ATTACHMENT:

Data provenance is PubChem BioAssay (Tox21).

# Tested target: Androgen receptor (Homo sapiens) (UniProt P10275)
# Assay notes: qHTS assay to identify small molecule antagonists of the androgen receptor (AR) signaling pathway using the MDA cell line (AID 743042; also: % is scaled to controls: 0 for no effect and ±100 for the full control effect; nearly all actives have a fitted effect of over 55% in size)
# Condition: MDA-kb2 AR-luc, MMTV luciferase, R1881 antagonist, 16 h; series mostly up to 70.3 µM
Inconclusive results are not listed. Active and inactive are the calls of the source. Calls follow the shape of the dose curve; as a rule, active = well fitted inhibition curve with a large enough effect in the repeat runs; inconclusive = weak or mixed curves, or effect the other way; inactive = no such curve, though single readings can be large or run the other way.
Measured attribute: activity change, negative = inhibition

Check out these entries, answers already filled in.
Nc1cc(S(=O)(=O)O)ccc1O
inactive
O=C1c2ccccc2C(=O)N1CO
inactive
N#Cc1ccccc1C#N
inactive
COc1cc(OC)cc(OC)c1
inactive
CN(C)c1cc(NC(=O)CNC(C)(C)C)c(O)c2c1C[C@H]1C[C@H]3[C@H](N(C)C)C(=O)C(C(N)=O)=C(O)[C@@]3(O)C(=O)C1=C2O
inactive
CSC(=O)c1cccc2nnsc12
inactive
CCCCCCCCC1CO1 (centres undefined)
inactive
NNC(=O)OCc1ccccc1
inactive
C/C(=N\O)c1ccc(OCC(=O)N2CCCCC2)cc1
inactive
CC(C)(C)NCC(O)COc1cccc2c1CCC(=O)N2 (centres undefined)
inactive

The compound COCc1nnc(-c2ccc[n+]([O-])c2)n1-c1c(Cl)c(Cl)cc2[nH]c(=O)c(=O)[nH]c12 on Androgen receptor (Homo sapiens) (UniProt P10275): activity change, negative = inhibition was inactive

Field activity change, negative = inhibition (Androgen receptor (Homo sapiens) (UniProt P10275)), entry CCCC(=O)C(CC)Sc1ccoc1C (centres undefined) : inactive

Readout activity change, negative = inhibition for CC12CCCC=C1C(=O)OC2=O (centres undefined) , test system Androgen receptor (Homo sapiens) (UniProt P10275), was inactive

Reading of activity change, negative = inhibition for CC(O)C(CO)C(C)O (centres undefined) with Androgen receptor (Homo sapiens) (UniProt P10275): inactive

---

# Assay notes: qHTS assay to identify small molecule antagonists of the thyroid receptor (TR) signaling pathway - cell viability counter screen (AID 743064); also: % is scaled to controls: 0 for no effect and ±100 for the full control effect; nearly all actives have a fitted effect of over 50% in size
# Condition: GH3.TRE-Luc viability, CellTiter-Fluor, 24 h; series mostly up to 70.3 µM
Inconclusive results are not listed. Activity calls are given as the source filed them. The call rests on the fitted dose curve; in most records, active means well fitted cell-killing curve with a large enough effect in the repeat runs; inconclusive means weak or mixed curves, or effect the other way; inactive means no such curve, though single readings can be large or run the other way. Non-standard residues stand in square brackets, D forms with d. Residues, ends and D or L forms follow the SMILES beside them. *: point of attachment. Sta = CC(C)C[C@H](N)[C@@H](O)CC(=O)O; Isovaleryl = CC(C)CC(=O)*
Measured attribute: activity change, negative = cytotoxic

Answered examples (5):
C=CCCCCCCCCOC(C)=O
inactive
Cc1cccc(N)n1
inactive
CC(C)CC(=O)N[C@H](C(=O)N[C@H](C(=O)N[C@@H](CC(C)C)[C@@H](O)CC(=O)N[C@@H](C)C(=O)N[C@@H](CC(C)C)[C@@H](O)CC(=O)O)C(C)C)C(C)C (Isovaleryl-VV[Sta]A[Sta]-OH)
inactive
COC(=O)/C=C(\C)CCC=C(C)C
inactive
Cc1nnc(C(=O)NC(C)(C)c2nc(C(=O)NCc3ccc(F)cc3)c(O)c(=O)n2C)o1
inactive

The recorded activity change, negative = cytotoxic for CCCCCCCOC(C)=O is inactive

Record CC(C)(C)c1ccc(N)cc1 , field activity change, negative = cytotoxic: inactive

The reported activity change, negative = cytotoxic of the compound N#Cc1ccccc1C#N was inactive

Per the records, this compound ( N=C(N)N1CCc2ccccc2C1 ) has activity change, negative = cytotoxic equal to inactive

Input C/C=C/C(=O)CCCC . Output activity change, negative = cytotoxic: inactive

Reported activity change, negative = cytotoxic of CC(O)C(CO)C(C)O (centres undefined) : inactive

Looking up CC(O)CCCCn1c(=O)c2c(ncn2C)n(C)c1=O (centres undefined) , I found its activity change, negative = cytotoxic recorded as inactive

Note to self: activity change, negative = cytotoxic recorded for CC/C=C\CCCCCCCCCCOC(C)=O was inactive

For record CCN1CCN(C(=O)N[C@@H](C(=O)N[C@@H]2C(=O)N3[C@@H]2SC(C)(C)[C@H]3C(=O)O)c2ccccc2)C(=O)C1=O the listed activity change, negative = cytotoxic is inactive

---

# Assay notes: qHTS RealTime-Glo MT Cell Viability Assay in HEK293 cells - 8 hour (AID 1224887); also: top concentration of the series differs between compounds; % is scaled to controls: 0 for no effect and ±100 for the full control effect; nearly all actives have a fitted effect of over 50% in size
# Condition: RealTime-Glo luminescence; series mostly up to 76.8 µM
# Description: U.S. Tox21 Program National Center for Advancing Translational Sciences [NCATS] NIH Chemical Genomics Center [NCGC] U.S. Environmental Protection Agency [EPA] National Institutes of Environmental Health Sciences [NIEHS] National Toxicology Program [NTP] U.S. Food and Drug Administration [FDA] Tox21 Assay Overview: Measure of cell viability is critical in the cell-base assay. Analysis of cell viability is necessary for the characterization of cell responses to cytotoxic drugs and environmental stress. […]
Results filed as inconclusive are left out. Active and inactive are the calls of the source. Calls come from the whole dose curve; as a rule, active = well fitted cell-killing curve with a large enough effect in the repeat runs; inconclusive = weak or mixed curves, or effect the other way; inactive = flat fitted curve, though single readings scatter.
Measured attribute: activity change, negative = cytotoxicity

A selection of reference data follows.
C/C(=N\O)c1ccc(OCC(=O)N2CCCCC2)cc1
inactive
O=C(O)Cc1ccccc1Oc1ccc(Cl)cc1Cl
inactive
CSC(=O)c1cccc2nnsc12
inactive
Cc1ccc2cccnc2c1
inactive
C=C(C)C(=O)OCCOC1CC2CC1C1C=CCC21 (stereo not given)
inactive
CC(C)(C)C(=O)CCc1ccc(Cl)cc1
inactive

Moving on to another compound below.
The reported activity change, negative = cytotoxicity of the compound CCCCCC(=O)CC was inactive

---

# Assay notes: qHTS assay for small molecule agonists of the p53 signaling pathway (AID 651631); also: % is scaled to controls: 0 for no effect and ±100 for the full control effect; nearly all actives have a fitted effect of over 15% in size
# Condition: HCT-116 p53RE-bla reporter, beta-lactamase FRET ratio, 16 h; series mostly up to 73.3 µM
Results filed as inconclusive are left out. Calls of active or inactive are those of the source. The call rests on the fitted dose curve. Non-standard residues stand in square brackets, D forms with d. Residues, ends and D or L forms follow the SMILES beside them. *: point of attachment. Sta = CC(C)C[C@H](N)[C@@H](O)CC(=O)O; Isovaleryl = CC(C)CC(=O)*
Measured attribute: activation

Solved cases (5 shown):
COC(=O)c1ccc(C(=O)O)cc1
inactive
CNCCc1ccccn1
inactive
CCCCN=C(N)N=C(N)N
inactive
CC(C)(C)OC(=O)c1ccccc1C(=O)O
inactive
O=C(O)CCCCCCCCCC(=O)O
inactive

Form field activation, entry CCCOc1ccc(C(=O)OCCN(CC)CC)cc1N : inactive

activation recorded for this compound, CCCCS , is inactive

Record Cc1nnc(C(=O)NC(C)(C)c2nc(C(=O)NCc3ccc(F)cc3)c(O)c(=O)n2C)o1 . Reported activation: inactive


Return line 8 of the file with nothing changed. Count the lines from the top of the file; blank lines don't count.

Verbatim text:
Nc1cc(S(=O)(=O)O)ccc1O